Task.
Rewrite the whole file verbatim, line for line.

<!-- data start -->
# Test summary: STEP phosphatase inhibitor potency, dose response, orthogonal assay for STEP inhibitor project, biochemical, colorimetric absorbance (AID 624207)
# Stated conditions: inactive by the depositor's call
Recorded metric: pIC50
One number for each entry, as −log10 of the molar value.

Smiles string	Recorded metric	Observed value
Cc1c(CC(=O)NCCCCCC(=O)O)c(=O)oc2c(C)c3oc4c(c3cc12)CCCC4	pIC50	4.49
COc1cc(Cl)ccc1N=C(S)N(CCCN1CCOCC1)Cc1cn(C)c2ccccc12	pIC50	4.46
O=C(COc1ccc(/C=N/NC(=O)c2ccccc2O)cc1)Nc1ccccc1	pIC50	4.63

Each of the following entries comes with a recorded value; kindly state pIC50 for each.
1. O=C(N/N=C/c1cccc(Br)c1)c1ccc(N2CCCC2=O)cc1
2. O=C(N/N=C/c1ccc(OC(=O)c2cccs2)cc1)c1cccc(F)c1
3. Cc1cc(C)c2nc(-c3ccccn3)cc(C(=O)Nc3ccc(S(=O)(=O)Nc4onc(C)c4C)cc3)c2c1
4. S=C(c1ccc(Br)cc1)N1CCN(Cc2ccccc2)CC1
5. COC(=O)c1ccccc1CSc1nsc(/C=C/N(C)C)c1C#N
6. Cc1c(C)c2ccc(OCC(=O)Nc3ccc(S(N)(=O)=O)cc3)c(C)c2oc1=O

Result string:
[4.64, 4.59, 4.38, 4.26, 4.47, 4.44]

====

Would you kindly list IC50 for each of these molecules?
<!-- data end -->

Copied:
# Test summary: STEP phosphatase inhibitor potency, dose response, orthogonal assay for STEP inhibitor project, biochemical, colorimetric absorbance (AID 624207)
# Stated conditions: inactive by the depositor's call
Recorded metric: pIC50
One number for each entry, as −log10 of the molar value.

Smiles string	Recorded metric	Observed value
Cc1c(CC(=O)NCCCCCC(=O)O)c(=O)oc2c(C)c3oc4c(c3cc12)CCCC4	pIC50	4.49
COc1cc(Cl)ccc1N=C(S)N(CCCN1CCOCC1)Cc1cn(C)c2ccccc12	pIC50	4.46
O=C(COc1ccc(/C=N/NC(=O)c2ccccc2O)cc1)Nc1ccccc1	pIC50	4.63

Each of the following entries comes with a recorded value; kindly state pIC50 for each.
1. O=C(N/N=C/c1cccc(Br)c1)c1ccc(N2CCCC2=O)cc1
2. O=C(N/N=C/c1ccc(OC(=O)c2cccs2)cc1)c1cccc(F)c1
3. Cc1cc(C)c2nc(-c3ccccn3)cc(C(=O)Nc3ccc(S(=O)(=O)Nc4onc(C)c4C)cc3)c2c1
4. S=C(c1ccc(Br)cc1)N1CCN(Cc2ccccc2)CC1
5. COC(=O)c1ccccc1CSc1nsc(/C=C/N(C)C)c1C#N
6. Cc1c(C)c2ccc(OCC(=O)Nc3ccc(S(N)(=O)=O)cc3)c(C)c2oc1=O

Result string:
[4.64, 4.59, 4.38, 4.26, 4.47, 4.44]

====

Would you kindly list IC50 for each of these molecules?